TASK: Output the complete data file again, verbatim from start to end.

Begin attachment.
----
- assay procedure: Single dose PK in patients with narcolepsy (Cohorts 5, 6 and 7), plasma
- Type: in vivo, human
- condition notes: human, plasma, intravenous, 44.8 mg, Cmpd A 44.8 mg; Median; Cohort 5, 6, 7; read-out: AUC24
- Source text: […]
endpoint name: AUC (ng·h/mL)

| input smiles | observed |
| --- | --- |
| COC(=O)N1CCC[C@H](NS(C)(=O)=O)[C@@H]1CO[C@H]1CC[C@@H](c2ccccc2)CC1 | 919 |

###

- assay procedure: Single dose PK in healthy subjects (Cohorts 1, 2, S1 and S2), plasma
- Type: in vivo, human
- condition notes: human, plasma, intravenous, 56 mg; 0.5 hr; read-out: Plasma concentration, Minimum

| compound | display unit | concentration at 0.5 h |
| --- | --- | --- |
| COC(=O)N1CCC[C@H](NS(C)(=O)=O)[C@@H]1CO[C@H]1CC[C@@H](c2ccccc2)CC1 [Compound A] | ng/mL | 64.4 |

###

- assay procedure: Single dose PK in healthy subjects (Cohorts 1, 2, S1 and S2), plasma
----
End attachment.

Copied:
- assay procedure: Single dose PK in patients with narcolepsy (Cohorts 5, 6 and 7), plasma
- Type: in vivo, human
- condition notes: human, plasma, intravenous, 44.8 mg, Cmpd A 44.8 mg; Median; Cohort 5, 6, 7; read-out: AUC24
- Source text: […]
endpoint name: AUC (ng·h/mL)

| input smiles | observed |
| --- | --- |
| COC(=O)N1CCC[C@H](NS(C)(=O)=O)[C@@H]1CO[C@H]1CC[C@@H](c2ccccc2)CC1 | 919 |

###

- assay procedure: Single dose PK in healthy subjects (Cohorts 1, 2, S1 and S2), plasma
- Type: in vivo, human
- condition notes: human, plasma, intravenous, 56 mg; 0.5 hr; read-out: Plasma concentration, Minimum

| compound | display unit | concentration at 0.5 h |
| --- | --- | --- |
| COC(=O)N1CCC[C@H](NS(C)(=O)=O)[C@@H]1CO[C@H]1CC[C@@H](c2ccccc2)CC1 [Compound A] | ng/mL | 64.4 |

###

- assay procedure: Single dose PK in healthy subjects (Cohorts 1, 2, S1 and S2), plasma